A while ago, a series of intriguing photographs popped up on Retronaut, showing an old VW van plunging into rivers and pausing in front of mountains. The writing on the side of this van read 'Cambridge Afro-Asian Expedition'.
|Images: I B Tauris Publishers, via Retronaut|
I was intrigued, but there's not much written on the 1961-2 Cambridge Afro-Asian Expedition. There is a book on the subject being published soon, which is where these photographs have surfaced from. Otherwise, the only information on the trip I can find are the notes of those working on the book.
I can't find a definite rationale behind the trip, or any information on why these particular students were chosen to travel the world. The nine of them drove Cambridge through the Soviet Union, across to Tashkent and then back to Kabul, down around India and then across the sea to Mombasa and Nairobi. The group finished in Port Said. The notes mentioned above suggest the purpose of the trip was to gather information on the relationship between youths and universities around the world and the way higher education operated internationally.
It's astonishing to me that something so ambitious with such striking visuals (though I suppose they're more striking now, with the dated bus labelled with its dated font) can be forgotten. This isn't an isolated example, though: I've been meaning for a while to write about Citröen's exploratory road trips much earlier in the century.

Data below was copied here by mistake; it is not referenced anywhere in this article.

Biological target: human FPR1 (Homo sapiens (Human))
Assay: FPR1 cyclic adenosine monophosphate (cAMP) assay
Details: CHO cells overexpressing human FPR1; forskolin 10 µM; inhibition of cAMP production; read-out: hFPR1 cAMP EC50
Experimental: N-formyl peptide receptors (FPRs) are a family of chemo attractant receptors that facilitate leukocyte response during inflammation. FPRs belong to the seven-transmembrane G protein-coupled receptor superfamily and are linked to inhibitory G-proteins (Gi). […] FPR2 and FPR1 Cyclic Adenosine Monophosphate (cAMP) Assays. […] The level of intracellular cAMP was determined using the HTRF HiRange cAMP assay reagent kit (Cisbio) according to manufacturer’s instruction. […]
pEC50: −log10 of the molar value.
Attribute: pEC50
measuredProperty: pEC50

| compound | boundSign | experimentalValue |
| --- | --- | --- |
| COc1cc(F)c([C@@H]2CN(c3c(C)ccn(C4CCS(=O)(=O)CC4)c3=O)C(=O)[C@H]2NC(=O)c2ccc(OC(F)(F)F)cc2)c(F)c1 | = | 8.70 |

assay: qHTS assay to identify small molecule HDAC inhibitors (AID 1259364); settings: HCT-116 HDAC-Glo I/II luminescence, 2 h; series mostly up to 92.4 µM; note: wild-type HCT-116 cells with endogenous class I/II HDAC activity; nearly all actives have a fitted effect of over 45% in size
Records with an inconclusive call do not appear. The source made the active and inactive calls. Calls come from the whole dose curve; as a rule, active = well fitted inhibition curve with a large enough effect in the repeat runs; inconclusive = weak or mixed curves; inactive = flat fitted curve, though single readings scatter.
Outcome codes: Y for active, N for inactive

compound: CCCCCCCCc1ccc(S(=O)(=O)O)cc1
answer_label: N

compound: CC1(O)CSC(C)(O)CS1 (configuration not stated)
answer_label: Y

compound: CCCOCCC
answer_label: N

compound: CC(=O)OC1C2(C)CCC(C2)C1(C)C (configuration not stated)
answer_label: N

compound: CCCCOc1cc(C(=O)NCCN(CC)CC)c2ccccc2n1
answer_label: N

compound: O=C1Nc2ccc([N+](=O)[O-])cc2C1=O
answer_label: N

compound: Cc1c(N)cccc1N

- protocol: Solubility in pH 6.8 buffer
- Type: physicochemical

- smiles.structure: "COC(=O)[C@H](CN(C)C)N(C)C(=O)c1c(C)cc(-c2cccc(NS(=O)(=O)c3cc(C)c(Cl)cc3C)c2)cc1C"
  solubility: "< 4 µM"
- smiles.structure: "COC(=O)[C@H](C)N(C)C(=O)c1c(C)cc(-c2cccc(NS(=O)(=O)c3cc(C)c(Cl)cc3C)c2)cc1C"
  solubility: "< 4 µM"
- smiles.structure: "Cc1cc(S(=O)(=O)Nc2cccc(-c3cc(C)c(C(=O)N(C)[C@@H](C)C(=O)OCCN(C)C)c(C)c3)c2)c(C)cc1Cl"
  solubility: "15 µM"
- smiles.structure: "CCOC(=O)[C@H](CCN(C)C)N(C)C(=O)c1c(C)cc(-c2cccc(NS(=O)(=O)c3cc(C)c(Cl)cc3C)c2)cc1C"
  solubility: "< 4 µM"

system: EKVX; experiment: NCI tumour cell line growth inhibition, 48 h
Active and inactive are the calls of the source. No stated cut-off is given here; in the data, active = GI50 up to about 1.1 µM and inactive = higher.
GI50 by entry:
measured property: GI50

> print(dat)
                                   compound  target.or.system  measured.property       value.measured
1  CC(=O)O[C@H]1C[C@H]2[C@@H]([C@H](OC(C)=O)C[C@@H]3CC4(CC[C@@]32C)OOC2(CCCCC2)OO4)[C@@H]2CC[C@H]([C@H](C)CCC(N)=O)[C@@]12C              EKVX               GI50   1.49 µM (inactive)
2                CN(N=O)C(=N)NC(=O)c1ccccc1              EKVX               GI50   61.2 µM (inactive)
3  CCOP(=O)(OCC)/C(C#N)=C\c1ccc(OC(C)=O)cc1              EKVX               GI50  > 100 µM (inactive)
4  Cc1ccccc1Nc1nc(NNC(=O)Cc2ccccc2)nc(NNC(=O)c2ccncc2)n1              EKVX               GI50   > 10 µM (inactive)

In general, exploratory road trips seem to be a genre of travel that doesn't seem to get much after-the-fact examination. This is perhaps because the idea of a road trip is, even in the mention of road in the name, seen as following somebody else's path, not charting new territory. Or perhaps it's because cars are associated with suburban sprawl and repetition, the antithesis of curiosity.... perhaps it's that research and cruising on the open road are an unlikely combination, or perhaps it's just Jack Kerouac's fault.
It's probably a whole range of factors, but I find these sorts of trips interesting and I wish I heard more about them -especially this one, as I'd guess the records of the trip are held in a library somewhere within a few miles of me (though search catalogues yield nothing).